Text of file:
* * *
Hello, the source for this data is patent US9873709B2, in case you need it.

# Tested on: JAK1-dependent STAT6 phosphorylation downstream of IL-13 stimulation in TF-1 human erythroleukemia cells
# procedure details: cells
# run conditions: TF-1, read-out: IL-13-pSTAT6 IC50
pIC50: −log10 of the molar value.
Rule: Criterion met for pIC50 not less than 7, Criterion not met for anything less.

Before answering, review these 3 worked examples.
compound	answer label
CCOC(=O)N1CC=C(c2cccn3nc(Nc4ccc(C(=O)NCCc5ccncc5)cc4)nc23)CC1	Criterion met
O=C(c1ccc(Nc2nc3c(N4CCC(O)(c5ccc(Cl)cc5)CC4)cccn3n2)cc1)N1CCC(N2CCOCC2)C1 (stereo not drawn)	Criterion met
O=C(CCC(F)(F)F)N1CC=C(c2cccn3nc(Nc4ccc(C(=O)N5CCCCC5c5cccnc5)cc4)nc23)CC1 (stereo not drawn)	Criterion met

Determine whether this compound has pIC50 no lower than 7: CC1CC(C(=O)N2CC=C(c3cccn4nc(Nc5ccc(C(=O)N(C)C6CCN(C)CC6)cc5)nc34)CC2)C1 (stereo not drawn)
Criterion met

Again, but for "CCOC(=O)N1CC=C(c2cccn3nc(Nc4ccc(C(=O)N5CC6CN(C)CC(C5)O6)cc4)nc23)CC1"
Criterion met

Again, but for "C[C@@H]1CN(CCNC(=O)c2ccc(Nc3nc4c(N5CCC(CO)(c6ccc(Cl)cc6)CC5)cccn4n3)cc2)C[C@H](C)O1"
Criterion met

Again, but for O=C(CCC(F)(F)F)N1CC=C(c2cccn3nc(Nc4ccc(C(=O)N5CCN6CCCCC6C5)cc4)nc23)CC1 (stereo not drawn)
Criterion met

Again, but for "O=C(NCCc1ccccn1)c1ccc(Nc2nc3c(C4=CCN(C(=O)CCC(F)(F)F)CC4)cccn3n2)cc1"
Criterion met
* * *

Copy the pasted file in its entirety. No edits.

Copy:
Hello, the source for this data is patent US9873709B2, in case you need it.

# Tested on: JAK1-dependent STAT6 phosphorylation downstream of IL-13 stimulation in TF-1 human erythroleukemia cells
# procedure details: cells
# run conditions: TF-1, read-out: IL-13-pSTAT6 IC50
pIC50: −log10 of the molar value.
Rule: Criterion met for pIC50 not less than 7, Criterion not met for anything less.

Before answering, review these 3 worked examples.
compound	answer label
CCOC(=O)N1CC=C(c2cccn3nc(Nc4ccc(C(=O)NCCc5ccncc5)cc4)nc23)CC1	Criterion met
O=C(c1ccc(Nc2nc3c(N4CCC(O)(c5ccc(Cl)cc5)CC4)cccn3n2)cc1)N1CCC(N2CCOCC2)C1 (stereo not drawn)	Criterion met
O=C(CCC(F)(F)F)N1CC=C(c2cccn3nc(Nc4ccc(C(=O)N5CCCCC5c5cccnc5)cc4)nc23)CC1 (stereo not drawn)	Criterion met

Determine whether this compound has pIC50 no lower than 7: CC1CC(C(=O)N2CC=C(c3cccn4nc(Nc5ccc(C(=O)N(C)C6CCN(C)CC6)cc5)nc34)CC2)C1 (stereo not drawn)
Criterion met

Again, but for "CCOC(=O)N1CC=C(c2cccn3nc(Nc4ccc(C(=O)N5CC6CN(C)CC(C5)O6)cc4)nc23)CC1"
Criterion met

Again, but for "C[C@@H]1CN(CCNC(=O)c2ccc(Nc3nc4c(N5CCC(CO)(c6ccc(Cl)cc6)CC5)cccn4n3)cc2)C[C@H](C)O1"
Criterion met

Again, but for O=C(CCC(F)(F)F)N1CC=C(c2cccn3nc(Nc4ccc(C(=O)N5CCN6CCCCC6C5)cc4)nc23)CC1 (stereo not drawn)
Criterion met

Again, but for "O=C(NCCc1ccccn1)c1ccc(Nc2nc3c(C4=CCN(C(=O)CCC(F)(F)F)CC4)cccn3n2)cc1"
Criterion met